British Wildlife Helpline

Autumn Hedgehogs

Janet Peto

When autumn is upon us and the telephone calls have started to flood in about 'a little baby hedgehog' (!) that has been found.
Do we need to be taking these in now for the winter? Do they really need to come in at all?
Over the last twenty plus years I have often asked myself these questions.
Numbers are always a problem over the winter and now that the climate is changing so much, I really feel it should be the weather that rules
    what we do and not our hearts, or what we have done in the past.

Climate change

Winter 2002-3 in the middle of England did not get really cold at ground level until early January 2003.
The hedgehogs that are wild were still about at Christmas (and enjoyed some left over turkey).
The ground did not really freeze until the second week in january 2003. It was then that the hedgehogs went into hibernation.
Prior to that we had the odd cold night, a little ground frost but the wild animals were still about.
So often it feels cold to us, because of the wind chill factor but it is not really cold at ground level. 

Hedgehog Release 2002-3

So I arranged the release of all the animals I had in my care well into December and a few in the first week in January. 
They were all 450-500 grams. (I like my animals to be lean, mean machines, not over-weight). 
All the hedgehogs had been hardened off outside and had not hibernated;  they may have gone down for an odd night but not gone into full hibernation.
They were all going back where they were found, in a situation with a release box and the finder who would continue to feed them with a few dried
    hedgehog biscuits on a regular basis.
The animals were marked and monitored. The general public love to have "their hedgehogs" back.
Not only does it educate them but also helps keep the correct balance of hedgehogs in the area.
I have been using this method for at least five years now. The wild animals tell me what to do.

What's best for them?

Why keep animals in over winter in unnatural circumstances, putting them under stress when they can go back in the wild where they belong?
It is our duty as carers to do what is right for the animal and not what we as humans think they would like.
It also gives you a break from the daily routine, enabling you to do all those things you need to do but do not have time for.
Of course there will be the odd animal which is not fit to be released but generally the animals, once they are of hibernation weight, should be released.

Educate and involve the Public

So often these "little baby hedgehogs" turn out to be 350 - 400g animals. I now ask the general public who telephone me the following questions:
1    What does the animal weigh (make sure this is not a guess, it needs to be correct).
        Ask them to put the hedgehog in a small plastic container and find out the total weight.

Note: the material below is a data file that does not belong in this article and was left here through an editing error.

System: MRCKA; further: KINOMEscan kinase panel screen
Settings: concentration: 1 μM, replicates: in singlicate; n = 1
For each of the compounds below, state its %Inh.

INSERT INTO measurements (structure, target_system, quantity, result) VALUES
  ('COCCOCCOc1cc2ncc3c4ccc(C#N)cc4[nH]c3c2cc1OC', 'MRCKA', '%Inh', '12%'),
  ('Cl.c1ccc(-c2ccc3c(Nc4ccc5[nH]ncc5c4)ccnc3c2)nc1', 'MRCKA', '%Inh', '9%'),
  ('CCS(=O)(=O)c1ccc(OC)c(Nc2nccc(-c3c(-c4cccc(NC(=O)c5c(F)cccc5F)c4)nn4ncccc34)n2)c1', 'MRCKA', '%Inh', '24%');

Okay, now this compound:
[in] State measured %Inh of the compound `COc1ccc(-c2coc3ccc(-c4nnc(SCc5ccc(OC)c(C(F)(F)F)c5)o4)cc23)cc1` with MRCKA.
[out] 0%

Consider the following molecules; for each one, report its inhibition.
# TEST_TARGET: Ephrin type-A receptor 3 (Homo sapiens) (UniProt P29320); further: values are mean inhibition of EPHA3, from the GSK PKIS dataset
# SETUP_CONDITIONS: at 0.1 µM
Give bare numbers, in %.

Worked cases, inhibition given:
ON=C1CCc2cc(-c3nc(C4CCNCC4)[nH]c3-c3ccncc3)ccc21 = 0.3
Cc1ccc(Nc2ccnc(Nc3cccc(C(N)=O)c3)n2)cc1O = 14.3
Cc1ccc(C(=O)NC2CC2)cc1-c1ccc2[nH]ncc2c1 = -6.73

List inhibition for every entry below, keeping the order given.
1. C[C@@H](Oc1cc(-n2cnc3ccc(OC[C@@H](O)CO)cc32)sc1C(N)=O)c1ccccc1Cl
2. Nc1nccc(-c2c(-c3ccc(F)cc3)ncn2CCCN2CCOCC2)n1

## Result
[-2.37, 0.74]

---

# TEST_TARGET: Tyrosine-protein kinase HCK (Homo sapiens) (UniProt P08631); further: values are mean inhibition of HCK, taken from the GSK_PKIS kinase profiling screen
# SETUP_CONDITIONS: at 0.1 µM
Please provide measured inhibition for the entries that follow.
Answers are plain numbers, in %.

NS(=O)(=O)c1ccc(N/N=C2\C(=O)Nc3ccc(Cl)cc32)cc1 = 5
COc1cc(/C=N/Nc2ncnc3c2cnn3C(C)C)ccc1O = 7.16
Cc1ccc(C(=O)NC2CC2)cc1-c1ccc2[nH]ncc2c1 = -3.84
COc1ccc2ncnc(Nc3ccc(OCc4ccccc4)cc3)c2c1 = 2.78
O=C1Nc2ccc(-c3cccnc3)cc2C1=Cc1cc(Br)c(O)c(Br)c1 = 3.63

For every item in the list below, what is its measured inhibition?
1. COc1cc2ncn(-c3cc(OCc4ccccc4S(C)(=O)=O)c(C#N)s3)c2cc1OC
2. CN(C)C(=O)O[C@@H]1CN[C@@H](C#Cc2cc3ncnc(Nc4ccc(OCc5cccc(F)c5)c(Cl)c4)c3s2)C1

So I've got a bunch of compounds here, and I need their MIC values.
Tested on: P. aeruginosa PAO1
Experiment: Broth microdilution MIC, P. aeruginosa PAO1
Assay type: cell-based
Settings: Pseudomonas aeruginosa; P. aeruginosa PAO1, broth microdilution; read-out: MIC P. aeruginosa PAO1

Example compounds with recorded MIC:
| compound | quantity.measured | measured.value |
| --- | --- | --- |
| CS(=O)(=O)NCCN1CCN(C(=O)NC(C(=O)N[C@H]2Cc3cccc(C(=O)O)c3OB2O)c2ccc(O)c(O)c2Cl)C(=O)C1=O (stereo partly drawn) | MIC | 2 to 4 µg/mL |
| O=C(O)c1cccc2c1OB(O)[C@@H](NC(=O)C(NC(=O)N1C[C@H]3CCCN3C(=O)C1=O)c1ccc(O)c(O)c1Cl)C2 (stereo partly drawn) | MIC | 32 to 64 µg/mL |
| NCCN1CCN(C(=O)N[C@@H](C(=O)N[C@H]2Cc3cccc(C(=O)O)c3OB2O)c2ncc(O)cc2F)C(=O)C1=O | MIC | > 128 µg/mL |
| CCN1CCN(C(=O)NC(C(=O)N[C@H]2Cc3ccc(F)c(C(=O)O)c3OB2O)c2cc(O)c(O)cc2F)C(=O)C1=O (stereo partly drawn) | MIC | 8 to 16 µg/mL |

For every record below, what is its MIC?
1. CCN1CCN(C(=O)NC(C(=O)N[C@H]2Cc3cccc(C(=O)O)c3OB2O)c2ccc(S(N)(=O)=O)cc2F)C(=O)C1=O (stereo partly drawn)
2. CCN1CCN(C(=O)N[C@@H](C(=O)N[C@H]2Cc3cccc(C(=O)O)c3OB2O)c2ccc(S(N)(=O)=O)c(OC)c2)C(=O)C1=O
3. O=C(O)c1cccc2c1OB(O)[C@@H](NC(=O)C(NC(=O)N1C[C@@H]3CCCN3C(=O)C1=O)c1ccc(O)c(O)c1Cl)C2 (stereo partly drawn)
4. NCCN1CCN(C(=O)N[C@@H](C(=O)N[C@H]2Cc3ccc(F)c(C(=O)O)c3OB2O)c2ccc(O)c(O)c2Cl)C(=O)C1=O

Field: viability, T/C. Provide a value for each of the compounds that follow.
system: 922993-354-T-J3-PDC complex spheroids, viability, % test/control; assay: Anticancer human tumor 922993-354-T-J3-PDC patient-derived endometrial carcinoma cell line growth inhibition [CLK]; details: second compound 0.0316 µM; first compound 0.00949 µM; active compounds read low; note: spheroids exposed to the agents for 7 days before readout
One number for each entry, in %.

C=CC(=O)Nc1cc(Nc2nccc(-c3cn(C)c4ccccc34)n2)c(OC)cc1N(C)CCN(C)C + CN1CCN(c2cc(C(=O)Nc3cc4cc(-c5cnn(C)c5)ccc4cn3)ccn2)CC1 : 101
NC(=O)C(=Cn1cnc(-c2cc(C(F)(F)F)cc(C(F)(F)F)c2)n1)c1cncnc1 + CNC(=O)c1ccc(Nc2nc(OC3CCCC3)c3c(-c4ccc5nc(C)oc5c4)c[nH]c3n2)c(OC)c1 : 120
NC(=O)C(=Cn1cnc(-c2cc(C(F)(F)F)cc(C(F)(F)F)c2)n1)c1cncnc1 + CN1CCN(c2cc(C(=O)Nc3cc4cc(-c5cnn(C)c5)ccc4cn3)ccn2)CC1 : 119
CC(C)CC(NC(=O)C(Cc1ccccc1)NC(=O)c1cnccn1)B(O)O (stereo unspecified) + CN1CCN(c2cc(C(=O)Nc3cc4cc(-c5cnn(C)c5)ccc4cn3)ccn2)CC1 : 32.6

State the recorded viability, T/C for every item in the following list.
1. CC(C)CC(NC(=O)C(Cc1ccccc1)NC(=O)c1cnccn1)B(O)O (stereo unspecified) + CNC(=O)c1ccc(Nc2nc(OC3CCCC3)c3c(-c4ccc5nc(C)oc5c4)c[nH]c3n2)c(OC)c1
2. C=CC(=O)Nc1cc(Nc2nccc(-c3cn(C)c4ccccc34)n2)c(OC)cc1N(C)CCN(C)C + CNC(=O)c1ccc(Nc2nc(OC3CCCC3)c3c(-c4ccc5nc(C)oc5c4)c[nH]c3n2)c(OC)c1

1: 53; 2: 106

Then they just need to weigh the container and subtract this  to find the actual weight of the hedgehog.
        If the answer is that it weighs more than 350g then it is OK.
2    Why did they pick it up?
        So often I get the answer " I thought they should be hibernating" or "I thought it was a little cold for them".
        This is a great chance for you to thank them for caring but to put them right.
        Try to educate them, you never know, if they get really interested they could help you out and become a carer.
        If the animal was doing normal wild hedgehog things why bring them in?


Ask the finder to release the animal where they found it as the animal will know that area.
Also ask them to feed the hedgehogs and provide water in a flat dish. Let them know what food is best.
If in a garden situation suggest they mark the hedgehog on the spines with a pale correcting fluid like Tippex.
They can then watch out for their hedgehog and perhaps weigh it again in 5-6 days time and keep you informed.
These calls take time but as carers it is our duty to to do what is best for the animal and not put it under any more stress than is necessary.
We know hedgehogs can put on weight really quickly with a good quality cat or hedgehog food, so why not help them out in the wild,
    rather than in the unnatural circumstances of bringing them into care.
With the finder looking after these just under weight animals, it will give you space and time to look after the animals that really need your help.
If people turn up with under weight animals without calling, you should apply the same logic; if the animal still falls in the above criteria it should be sent back
    after you have explained your reasons. Once I have explained the reasons I have never had anyone not take the animals away and release it.
I always take the caller's name and number and if possible (99 of 100 times) I will call back to check that the hedgehog is still around and doing well.

This paper was presented by Janet Peto at the European Hedgehog Research Group 5th Workshop in Onferno, Italy.
Published in The Rehabilitator, Newsletter XXXVII Autumn 2003 of the British Wildlife Rehabilitation Council.

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